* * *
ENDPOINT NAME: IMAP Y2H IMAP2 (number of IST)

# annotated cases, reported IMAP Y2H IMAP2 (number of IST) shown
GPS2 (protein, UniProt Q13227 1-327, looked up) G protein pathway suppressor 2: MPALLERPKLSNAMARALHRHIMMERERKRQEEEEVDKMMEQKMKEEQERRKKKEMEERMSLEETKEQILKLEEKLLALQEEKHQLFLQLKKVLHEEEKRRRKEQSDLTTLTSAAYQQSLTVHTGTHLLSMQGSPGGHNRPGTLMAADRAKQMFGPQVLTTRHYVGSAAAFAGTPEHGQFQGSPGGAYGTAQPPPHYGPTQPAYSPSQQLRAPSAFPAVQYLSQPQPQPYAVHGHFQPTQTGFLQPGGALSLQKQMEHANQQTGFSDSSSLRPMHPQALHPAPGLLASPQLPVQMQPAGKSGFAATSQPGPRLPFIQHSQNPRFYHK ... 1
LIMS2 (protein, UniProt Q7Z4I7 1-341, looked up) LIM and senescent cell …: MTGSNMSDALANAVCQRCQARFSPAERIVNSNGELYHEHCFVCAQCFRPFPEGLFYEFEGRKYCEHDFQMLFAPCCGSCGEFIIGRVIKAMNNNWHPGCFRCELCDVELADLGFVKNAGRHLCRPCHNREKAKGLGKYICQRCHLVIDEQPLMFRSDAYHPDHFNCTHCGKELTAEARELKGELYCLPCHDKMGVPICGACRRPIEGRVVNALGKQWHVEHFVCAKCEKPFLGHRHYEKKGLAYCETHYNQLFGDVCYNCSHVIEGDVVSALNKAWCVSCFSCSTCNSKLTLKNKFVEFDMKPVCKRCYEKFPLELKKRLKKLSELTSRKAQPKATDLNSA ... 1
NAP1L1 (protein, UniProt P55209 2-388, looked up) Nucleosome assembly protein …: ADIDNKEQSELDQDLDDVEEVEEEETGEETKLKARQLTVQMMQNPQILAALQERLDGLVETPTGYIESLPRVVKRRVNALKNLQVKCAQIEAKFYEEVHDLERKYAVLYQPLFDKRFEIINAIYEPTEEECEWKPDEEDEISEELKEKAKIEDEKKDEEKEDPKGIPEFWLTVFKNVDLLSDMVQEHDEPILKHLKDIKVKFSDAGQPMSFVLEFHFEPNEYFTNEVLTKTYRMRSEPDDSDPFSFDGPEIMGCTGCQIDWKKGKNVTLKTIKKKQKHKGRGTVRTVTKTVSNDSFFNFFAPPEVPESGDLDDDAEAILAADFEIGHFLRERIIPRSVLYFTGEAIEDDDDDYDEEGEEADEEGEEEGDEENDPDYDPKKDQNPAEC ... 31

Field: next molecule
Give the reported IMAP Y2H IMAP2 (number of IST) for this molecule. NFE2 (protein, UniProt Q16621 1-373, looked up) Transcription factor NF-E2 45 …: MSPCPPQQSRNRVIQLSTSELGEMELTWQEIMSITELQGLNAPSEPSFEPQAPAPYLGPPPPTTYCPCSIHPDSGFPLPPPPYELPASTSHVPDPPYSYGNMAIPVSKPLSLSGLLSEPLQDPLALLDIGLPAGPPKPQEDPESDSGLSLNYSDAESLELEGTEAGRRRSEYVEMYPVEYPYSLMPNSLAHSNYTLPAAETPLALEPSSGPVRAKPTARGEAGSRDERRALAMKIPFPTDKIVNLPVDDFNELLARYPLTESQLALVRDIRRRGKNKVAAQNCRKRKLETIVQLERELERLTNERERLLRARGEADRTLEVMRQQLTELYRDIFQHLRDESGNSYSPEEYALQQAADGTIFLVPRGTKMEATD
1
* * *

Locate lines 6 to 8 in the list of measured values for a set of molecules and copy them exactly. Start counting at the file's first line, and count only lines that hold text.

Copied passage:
Field: next molecule
Give the reported IMAP Y2H IMAP2 (number of IST) for this molecule. NFE2 (protein, UniProt Q16621 1-373, looked up) Transcription factor NF-E2 45 …: MSPCPPQQSRNRVIQLSTSELGEMELTWQEIMSITELQGLNAPSEPSFEPQAPAPYLGPPPPTTYCPCSIHPDSGFPLPPPPYELPASTSHVPDPPYSYGNMAIPVSKPLSLSGLLSEPLQDPLALLDIGLPAGPPKPQEDPESDSGLSLNYSDAESLELEGTEAGRRRSEYVEMYPVEYPYSLMPNSLAHSNYTLPAAETPLALEPSSGPVRAKPTARGEAGSRDERRALAMKIPFPTDKIVNLPVDDFNELLARYPLTESQLALVRDIRRRGKNKVAAQNCRKRKLETIVQLERELERLTNERERLLRARGEADRTLEVMRQQLTELYRDIFQHLRDESGNSYSPEEYALQQAADGTIFLVPRGTKMEATD
1